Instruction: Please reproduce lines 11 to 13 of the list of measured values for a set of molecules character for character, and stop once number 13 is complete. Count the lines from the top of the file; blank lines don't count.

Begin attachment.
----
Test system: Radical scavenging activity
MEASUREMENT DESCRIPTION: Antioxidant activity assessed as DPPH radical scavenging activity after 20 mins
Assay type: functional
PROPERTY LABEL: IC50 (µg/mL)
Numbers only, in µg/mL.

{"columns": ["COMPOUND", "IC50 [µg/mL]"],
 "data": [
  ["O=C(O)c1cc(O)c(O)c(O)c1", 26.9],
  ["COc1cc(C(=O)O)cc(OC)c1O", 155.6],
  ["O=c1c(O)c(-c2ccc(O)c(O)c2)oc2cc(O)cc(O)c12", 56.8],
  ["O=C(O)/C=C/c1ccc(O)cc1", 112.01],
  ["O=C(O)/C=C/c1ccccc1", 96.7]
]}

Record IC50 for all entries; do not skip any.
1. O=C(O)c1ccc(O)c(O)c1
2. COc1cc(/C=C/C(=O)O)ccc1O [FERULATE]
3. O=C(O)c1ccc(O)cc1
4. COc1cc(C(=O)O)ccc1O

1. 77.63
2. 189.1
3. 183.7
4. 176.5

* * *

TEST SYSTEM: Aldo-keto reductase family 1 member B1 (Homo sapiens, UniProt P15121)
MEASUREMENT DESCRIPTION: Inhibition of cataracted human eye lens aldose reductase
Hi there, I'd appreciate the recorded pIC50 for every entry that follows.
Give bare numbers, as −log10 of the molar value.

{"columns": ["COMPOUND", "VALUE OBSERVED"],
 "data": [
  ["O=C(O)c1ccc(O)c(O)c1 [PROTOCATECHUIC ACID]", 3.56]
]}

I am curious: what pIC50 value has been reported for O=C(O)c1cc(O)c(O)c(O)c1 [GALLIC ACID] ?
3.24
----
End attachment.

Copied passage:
  ["O=C(O)/C=C/c1ccc(O)cc1", 112.01],
  ["O=C(O)/C=C/c1ccccc1", 96.7]
]}